Darwin Got It Wrong

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Charles Darwin, Albert Einstein, and Lord Kelvin are remembered as unimpeachable geniuses. But over the course of their careers, they each made tremendous errors — not just faulty equations but fundamental misunderstandings. In Brilliant Blunders, Mario Livio showcases those failures and the surprising discoveries they lead to. “Science is presented as this direct march to the truth,” Livio, a NASA astrophysicist, tells Kurt Andersen. “Being a scientist myself, I know that’s very far from the truth. So I really wanted to give this picture of the zig-zag path with lots of false starts.”

Working in 1917, Einstein was trying to explain why gravity didn’t eventually lead to the universe collapsing on itself. In order to account for the forces that held the universe in equilibrium, he came up with a “cosmological constant,” a kind of repelling force, to his equations of General Relativity. In the 1920s, astronomers discovered that the universe was actually expanding, and Einstein, chagrined, dropped the cosmological constant that kept the universe static. By the end of the century, however, scientists would conclude that the expansion was actually accelerating. “As far as we can tell,” Livio explains, “the thing that’s driving this speeding-up is precisely that extra-repulsive term that Einstein put originally into his equations.” In other words, Einstein was right all along, but was too stubborn to see it.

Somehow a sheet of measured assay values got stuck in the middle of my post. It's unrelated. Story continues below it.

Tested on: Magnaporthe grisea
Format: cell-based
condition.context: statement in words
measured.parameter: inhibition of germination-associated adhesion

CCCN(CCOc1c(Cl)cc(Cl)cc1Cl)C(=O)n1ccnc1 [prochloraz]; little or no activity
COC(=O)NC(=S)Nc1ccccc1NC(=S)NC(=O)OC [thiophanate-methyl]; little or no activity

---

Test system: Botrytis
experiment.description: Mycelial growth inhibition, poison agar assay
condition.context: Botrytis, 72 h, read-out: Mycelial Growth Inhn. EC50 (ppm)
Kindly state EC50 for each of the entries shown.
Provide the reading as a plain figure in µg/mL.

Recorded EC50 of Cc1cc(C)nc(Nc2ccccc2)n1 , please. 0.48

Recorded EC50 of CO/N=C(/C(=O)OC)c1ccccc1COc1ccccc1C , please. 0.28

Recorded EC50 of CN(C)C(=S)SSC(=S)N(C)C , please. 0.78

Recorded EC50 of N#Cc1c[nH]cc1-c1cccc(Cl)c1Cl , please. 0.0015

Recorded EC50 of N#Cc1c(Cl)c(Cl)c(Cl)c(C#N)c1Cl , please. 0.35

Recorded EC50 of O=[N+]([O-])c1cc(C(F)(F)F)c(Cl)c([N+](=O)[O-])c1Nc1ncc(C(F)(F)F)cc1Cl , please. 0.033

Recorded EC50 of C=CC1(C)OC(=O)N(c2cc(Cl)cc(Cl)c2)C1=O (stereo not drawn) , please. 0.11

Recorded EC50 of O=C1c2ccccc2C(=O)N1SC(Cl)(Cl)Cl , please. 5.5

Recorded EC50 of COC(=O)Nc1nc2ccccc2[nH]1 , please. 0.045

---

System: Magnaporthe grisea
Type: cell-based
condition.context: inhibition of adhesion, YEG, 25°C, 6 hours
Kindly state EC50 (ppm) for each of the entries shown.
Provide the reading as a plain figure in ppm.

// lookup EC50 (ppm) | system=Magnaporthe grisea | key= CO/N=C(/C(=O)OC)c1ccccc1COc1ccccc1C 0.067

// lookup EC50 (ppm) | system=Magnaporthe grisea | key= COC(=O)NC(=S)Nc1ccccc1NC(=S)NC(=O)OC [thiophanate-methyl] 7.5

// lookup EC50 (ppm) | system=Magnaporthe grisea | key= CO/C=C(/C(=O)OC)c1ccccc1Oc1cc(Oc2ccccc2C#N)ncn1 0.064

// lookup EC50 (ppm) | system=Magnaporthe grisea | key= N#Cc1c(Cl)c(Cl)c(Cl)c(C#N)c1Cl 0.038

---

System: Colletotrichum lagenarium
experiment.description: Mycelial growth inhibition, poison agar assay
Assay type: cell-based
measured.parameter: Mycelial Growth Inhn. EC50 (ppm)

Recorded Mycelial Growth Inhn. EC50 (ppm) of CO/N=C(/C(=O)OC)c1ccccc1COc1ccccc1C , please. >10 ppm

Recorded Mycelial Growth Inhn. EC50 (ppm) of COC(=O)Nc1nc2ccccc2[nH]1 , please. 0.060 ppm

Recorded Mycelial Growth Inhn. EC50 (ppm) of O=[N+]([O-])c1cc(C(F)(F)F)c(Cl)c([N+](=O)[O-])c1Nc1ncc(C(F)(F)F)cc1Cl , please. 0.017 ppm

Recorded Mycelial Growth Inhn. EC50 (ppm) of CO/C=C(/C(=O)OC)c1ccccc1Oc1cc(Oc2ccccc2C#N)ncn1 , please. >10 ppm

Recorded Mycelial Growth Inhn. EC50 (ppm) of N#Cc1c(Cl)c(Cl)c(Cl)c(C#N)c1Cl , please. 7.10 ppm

Kurt wonders if the popular but so far unproved concept of string theory could be the blunder of our generation of physicists. Livio wouldn’t mind if that were the case. “Very interesting mathematics and ideas have been developed that even if it turns out to be a blunder, it will most likely be a brilliant one.”

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